Japan Deals with Terrorism

Spotlight

The most recent incident involving two Japanese hostages in Syria implores Japan to depart from its present counter-terrorism policy and engage proactively in efforts to protect Japanese, even as Japanese society continues to focus primarily on economic solutions to counter terror, maintains Katsumi Ishizuka

Japan’s policy towards counter-terrorism lost credibility when two Japanese hostages, Haruna Yukawa and Kenji Goto, were brutally murdered by the Islamic State of Iraq and the Levant (ISIL) in Syria in January and February 2015, respectively. The counter-terrorism approach of the Japanese government and citizens was based on their recognition that Japan, a peaceful Asian country with a pacific constitution, would attract sympathy from fundamentalists based in the same region.

Post-9/11 Approach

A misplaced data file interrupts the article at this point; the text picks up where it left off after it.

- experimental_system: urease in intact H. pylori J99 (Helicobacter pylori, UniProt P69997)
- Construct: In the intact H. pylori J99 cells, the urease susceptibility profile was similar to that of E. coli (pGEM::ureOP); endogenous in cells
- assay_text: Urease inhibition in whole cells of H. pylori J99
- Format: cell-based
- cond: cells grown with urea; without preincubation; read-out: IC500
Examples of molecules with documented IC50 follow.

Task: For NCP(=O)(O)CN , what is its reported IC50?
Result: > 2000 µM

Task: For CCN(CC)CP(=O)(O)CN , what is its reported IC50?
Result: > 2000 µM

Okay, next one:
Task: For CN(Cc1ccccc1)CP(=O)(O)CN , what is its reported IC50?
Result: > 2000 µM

Japan’s crisis management capability towards counter-terrorism developed especially after the 9/11 terrorist attacks in the US. The day after the terrorist attacks, then Prime Minister Junichiro Koizumi ordered his cabinet members to consider the possibility of dispatching Japan’s Self Defence Force (SDF) for counter-terrorist activities in future. The SDF Anti-Terrorism Bill was passed in October 2001 after speedy deliberations in the Diet. Then, the Ministry of Defence promptly applied the Anti-Terrorism Law to the fuelling mission in the Indian Ocean to assist the US-led war on terror in Afghanistan. In November 2001, three fleets from the Maritime Self-Defence Force (MSDF), including an escort vessel, left for the Indian Ocean. These fleets were initially used for a fact-finding mission. After the Japanese government finalised the implementation outline for the MSDF dispatch, these fleets initiated their fuelling activities to support US troops, followed by three more. Thus, five MSDF corps in the Indian Ocean constituted the second largest contribution after the US mission, supplying about 137 million gallons of fuel oil over more than 1,000 trips. The Japanese government spent over $700 million in total on the Indian Ocean mission. The fuelling missions continued until the expiry of the Anti-Terrorism Law and the withdrawal of the MSDF from the Indian Ocean in January 2010.